Songs about cities often fall into one of two categories. They can be a celebration of the place and most big cities – New York, Chicago, London, Paris, Rome, San Francisco-have such musical tributes. However, they can also cast the place in the role of mammon, leading the virtuous astray and wearing them down till they escape back to a simpler life - Do you Know the Way to San Jose?, Going Back to Country Living, Midnight Train to Georgia.
I Guess the Lord Must Be in New York City brings another slant. At face value the song can seem a positive, start-of-a-hopeful journey take on New York. ‘I say goodbye to all my sorrows.... For the first time I’ll be free in New York City’. It appears to paint the historical view of New York as a beacon of opportunity, its Statue of Liberty welcoming the huddled masses yearning to breathe free.
However, when you know that the song was written and sung by Harry Nilsson for Midnight Cowboy – though eventually dropped in favour of Everybody’s Talkin’ – it takes on a different meaning. It is not a celebration, neither is it a dream of escape back to a previous world. It is a song of arrival, not departure, but it reflects an optimism that the listener knows is misplaced.
The understanding of it, therefore, is mediated through another experience: knowing how Midnight Cowboy ends. In the same way, any visitor to New York has their view and perspective on it mediated by images received in countless films, TV shows, songs. People think they know what New York is like and, often, look to find what they expect or hope to see. Not just the standard tourist sights of the Empire State Building or Central Park but the smaller everyday sights – a big yellow taxi, a fire hydrant going off in the street, a large traffic cop with an Irish accent, a sign saying ‘Entering Queens’. All things glimpsed countless times in the course of any number of dramas, cop shows and comedies set in New York.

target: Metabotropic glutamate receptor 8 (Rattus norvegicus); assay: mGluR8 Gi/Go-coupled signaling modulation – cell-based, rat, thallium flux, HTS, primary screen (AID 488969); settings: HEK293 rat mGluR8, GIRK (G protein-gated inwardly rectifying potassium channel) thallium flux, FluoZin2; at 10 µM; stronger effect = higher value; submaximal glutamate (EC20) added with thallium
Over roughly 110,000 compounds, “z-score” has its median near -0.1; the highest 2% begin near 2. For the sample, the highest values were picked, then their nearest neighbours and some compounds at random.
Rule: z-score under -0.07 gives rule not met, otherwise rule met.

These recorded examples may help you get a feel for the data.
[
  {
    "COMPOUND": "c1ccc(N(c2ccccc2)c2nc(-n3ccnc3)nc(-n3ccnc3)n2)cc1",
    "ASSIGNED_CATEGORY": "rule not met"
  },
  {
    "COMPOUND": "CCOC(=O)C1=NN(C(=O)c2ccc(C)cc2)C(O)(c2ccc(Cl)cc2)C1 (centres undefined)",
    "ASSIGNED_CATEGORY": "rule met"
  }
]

It is even tempting to take that imagery one step further and consciously replay films or songs in your mind as you go round the streets of the city. Wasn’t that Central Park Fountain featured in Enchanted? I am sure I remember seeing Kojak lay out a murder scene just there. Hey, I’m on Jones Street in Greenwich Village - surely Bob Dylan and Suzie Rotolo will be coming into view at any minute.
Because of why I Guess the Lord Must Be in New York City was written, and because of its musical similarity to Everybody’s Talkin’, the imagery I remembered whilst walking through Times Square was drawn not just from Midnight Cowboy itself but from a memory of seeing that film for the first time, a time when I had never been to New York. My impressions were being formed long before I actually arrived there and Times Square thus appeared almost as a movie set come to life.
The song was eventually used in a movie - You’ve Got Mail. For me, however, it was the film it didn’t appear in that was the more significant for the prism through which I viewed New York.
Link to song